As I write this, my sister-in-law sits across from me, rubbing her eyes. She’s spent the past three hours staring at the screen of her pink Sony laptop, working on a rather complicated Excel spreadsheet with which she is reviewing the guest list, seating arrangements and task lists.
“This is what she got from her MBA,” my brother jokes.
My brother sits to her left, staring intently at his Mac. He’s using iMovie to create two slide-shows featuring photographs from the past four years of their courtship as well as live footage of their actual wedding last November at the old courthouse in Santa Ana, Orange County. He’s got his headphones on and is replaying the Vietnamese officiant’s speech, which she strangled with heavily accented English. The idea is to add English and Chinese subtitles to the video so people at the reception, to be held this Sunday at noon, can see the actual ceremony.
They are a good team, but both look as though they’d rather be doing something else.
My brother looks up and gives me a pensive stare. I feel he is about to ask me something important, like how to spell “eternity” or solicit my opinion on the slideshow. Instead he says, “I want sashimi.”
My sister in law closes her eyes and lays down across two dining room chairs. I stop typing to stand up and stare at her over the table.
“Cathy? Are you okay?”
She cracks open her left eye, then sighs, “I’m so tired. There’s still so much to do.”
Back in November, my brother and Cathy rushed back to California from Shanghai to see my ailing grandmother before she passed away. They made it in time, meaning Grandma saw them and even got to impart some grandmotherly wisdom regarding love and matrimony. Advice given at the end of one’s life is succinct but also straight to the point. I’m not sure what she said to the engaged couple, but it couldn’t have been more complicated than: “Do you love her? You him? Great. You guys will make it work.”
Her oxygen levels crept up for a few days, plateaued, then plummeted. There is some Chinese superstition regarding weddings and deaths in a family – weddings are happy events, not to be muddled by dark, dirty spirits of death. None of that “Four Weddings and a Funeral” balderdash for the Chinese. If life were a plate of food, we’d be the anal eaters who dislike our mashed potatoes touching the orange chicken.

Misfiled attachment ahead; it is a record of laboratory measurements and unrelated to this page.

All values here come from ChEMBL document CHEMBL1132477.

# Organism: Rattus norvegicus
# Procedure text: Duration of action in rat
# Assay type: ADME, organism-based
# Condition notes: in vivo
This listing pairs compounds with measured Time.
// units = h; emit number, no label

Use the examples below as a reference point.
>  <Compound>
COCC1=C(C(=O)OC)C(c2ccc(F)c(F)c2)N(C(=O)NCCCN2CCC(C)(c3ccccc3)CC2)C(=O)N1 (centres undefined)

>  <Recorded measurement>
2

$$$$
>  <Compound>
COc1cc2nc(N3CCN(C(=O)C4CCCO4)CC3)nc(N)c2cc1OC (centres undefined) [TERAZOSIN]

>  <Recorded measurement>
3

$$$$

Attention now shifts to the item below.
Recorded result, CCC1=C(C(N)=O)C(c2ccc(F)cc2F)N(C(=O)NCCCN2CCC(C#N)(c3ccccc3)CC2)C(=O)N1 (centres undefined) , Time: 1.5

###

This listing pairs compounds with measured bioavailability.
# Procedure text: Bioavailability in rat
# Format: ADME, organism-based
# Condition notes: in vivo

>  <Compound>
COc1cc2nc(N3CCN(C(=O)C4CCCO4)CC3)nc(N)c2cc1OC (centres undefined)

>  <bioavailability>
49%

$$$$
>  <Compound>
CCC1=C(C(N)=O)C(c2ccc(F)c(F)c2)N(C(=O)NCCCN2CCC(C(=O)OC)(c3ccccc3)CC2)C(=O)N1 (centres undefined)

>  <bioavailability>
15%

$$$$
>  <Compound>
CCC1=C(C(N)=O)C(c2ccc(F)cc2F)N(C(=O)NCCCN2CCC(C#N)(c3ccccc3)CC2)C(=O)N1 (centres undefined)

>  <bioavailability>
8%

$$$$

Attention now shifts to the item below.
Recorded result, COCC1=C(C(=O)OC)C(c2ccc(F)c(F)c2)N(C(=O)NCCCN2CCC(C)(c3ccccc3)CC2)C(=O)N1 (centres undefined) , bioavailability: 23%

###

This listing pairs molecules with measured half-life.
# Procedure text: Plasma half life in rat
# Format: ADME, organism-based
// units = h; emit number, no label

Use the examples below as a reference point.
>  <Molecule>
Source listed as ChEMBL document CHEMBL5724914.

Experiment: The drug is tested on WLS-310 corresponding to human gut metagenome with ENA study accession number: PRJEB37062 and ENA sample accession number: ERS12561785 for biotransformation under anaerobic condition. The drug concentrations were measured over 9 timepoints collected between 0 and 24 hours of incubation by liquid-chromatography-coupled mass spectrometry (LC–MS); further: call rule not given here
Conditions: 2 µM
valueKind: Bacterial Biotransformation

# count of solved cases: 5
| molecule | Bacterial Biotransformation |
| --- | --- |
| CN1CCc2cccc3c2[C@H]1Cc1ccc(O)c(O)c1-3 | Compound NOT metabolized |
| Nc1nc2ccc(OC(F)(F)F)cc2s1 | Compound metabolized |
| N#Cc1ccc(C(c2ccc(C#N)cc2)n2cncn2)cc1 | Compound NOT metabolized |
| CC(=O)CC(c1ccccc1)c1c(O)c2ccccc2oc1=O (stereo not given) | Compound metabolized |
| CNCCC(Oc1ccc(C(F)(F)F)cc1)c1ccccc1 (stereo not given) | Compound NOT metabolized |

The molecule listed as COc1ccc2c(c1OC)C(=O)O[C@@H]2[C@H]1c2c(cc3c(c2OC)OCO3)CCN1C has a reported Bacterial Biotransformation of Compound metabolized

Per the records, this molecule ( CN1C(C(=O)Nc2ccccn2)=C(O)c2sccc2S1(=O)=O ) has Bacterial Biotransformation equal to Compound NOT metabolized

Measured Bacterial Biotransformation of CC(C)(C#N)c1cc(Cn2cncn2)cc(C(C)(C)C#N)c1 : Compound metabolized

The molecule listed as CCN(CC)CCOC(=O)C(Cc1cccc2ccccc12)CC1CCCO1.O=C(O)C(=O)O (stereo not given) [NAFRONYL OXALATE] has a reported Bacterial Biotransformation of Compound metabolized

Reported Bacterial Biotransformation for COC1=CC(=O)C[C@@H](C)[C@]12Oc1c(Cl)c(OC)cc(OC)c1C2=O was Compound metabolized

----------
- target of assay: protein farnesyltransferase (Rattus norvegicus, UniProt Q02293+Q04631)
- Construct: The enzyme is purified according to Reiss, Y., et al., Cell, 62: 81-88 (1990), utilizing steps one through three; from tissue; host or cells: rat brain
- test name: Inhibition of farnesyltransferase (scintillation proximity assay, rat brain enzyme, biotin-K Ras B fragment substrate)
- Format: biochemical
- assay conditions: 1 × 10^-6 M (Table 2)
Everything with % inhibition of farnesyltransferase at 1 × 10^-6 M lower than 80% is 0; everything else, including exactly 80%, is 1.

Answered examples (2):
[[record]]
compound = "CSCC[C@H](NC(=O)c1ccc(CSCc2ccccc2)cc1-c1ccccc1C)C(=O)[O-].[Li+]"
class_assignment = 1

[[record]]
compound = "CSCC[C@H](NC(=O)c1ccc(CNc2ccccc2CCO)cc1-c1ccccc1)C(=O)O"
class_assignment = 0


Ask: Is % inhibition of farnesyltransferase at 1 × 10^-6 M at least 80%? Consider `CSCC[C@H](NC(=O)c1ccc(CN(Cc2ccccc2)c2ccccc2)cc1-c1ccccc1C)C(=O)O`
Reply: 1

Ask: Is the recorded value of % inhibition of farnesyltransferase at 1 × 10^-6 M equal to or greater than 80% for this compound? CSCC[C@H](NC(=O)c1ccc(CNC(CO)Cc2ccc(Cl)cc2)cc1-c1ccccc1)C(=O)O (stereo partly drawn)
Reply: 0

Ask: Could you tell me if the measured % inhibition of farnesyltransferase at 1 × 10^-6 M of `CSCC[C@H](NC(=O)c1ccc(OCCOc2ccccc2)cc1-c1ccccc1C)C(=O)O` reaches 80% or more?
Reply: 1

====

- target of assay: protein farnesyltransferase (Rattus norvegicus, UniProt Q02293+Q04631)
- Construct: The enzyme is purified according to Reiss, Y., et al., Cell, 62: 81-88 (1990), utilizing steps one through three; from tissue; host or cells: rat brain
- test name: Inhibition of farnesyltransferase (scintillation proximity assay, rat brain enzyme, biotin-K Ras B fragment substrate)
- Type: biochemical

If someone in the family passes away, then people in the same family who intend to get married must do so in the next thirty days or wait three years. We didn’t understand it, but we often find ourselves respecting and abiding by things we don’t understand, especially death, around which we tread reverentially. My father, the most unreligious man I know, suggested that my brother and Cathy get registered a few days before my grandmother’s funeral. It was along the lines of, “Just get it out of the way now. Planning the reception, all that can come later.”
So they did. We woke early-ish on a Monday morning and got ready as though for a fancy brunch. Cathy had brought a knee length powdery pink lace dress and my brother donned the suit he would wear to my grandmother’s funeral a few days later. I put on a sleeveless grey linen dress, not the brightest of numbers, but it seemed to fit the occasion. It was celebratory without being celebratory. I walked by the bathroom and saw Cathy start her makeup. She had spent the past year growing out her already long hair, which now hung limply down her back. Not wedding hair, but she didn’t know what else to do with it. I surprised myself by offering to curl it, doubting my own hairdressing skills as I said it. But it seemed the sisterly thing to do. We pulled my desk chair into the bathroom and she sat patiently, completely open to the result as I worked around her small frame.
As I wound her hair around the golden barrel and let it fall down into soft ringlets, I felt oddly maternal. I wondered, would I do this for my daughter someday? My sister in law is petite almost to a fault (I look like a mastiff standing next to her prim poodle stature) and there was something childlike about her that morning, sitting sleepily in the witch’s giant chair with her ankles crossed and hands folded in her lap, waiting for her hair to set. Her hair was long but there wasn’t very much of it and I was done in less than fifteen minutes. I finished up with a sample bottle of hairspray still unopened (my signature look being the matronly low bun), and told her to look. She was happy with the result and for a few minutes, turned her hair to and fro to feel the locks bounce. I was surprised neither of us sported burn marks.